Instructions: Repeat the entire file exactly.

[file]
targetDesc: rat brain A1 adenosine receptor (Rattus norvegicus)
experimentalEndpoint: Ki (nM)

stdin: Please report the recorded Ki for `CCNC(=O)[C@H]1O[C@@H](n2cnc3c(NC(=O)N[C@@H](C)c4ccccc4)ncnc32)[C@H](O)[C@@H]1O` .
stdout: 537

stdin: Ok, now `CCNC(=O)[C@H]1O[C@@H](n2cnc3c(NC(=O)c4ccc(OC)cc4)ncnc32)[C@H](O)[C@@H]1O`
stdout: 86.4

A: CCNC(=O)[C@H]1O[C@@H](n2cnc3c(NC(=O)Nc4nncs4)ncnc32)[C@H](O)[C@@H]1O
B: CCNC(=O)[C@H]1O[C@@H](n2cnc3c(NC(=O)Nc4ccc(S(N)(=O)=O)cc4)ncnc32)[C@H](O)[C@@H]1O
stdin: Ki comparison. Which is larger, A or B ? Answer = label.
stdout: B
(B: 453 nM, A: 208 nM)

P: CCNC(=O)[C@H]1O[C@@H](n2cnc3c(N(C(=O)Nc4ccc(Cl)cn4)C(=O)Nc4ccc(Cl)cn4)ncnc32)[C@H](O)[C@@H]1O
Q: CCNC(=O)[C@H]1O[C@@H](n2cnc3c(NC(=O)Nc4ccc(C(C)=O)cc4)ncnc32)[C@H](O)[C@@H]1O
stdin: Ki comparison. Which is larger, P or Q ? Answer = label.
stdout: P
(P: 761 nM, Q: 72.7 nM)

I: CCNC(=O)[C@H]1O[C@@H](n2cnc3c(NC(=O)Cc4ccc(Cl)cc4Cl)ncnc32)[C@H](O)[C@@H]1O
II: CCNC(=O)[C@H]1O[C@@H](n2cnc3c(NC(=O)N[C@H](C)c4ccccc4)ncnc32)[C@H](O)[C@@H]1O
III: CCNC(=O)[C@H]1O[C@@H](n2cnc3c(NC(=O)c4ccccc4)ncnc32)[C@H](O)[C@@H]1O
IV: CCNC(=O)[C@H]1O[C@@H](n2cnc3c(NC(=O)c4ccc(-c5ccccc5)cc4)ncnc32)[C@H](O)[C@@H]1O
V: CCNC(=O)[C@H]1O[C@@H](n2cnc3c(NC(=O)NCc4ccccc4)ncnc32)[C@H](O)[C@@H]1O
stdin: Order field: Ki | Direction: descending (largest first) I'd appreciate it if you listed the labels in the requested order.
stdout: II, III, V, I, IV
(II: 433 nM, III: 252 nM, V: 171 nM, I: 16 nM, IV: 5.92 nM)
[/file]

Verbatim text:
targetDesc: rat brain A1 adenosine receptor (Rattus norvegicus)
experimentalEndpoint: Ki (nM)

stdin: Please report the recorded Ki for `CCNC(=O)[C@H]1O[C@@H](n2cnc3c(NC(=O)N[C@@H](C)c4ccccc4)ncnc32)[C@H](O)[C@@H]1O` .
stdout: 537

stdin: Ok, now `CCNC(=O)[C@H]1O[C@@H](n2cnc3c(NC(=O)c4ccc(OC)cc4)ncnc32)[C@H](O)[C@@H]1O`
stdout: 86.4

A: CCNC(=O)[C@H]1O[C@@H](n2cnc3c(NC(=O)Nc4nncs4)ncnc32)[C@H](O)[C@@H]1O
B: CCNC(=O)[C@H]1O[C@@H](n2cnc3c(NC(=O)Nc4ccc(S(N)(=O)=O)cc4)ncnc32)[C@H](O)[C@@H]1O
stdin: Ki comparison. Which is larger, A or B ? Answer = label.
stdout: B
(B: 453 nM, A: 208 nM)

P: CCNC(=O)[C@H]1O[C@@H](n2cnc3c(N(C(=O)Nc4ccc(Cl)cn4)C(=O)Nc4ccc(Cl)cn4)ncnc32)[C@H](O)[C@@H]1O
Q: CCNC(=O)[C@H]1O[C@@H](n2cnc3c(NC(=O)Nc4ccc(C(C)=O)cc4)ncnc32)[C@H](O)[C@@H]1O
stdin: Ki comparison. Which is larger, P or Q ? Answer = label.
stdout: P
(P: 761 nM, Q: 72.7 nM)

I: CCNC(=O)[C@H]1O[C@@H](n2cnc3c(NC(=O)Cc4ccc(Cl)cc4Cl)ncnc32)[C@H](O)[C@@H]1O
II: CCNC(=O)[C@H]1O[C@@H](n2cnc3c(NC(=O)N[C@H](C)c4ccccc4)ncnc32)[C@H](O)[C@@H]1O
III: CCNC(=O)[C@H]1O[C@@H](n2cnc3c(NC(=O)c4ccccc4)ncnc32)[C@H](O)[C@@H]1O
IV: CCNC(=O)[C@H]1O[C@@H](n2cnc3c(NC(=O)c4ccc(-c5ccccc5)cc4)ncnc32)[C@H](O)[C@@H]1O
V: CCNC(=O)[C@H]1O[C@@H](n2cnc3c(NC(=O)NCc4ccccc4)ncnc32)[C@H](O)[C@@H]1O
stdin: Order field: Ki | Direction: descending (largest first) I'd appreciate it if you listed the labels in the requested order.
stdout: II, III, V, I, IV
(II: 433 nM, III: 252 nM, V: 171 nM, I: 16 nM, IV: 5.92 nM)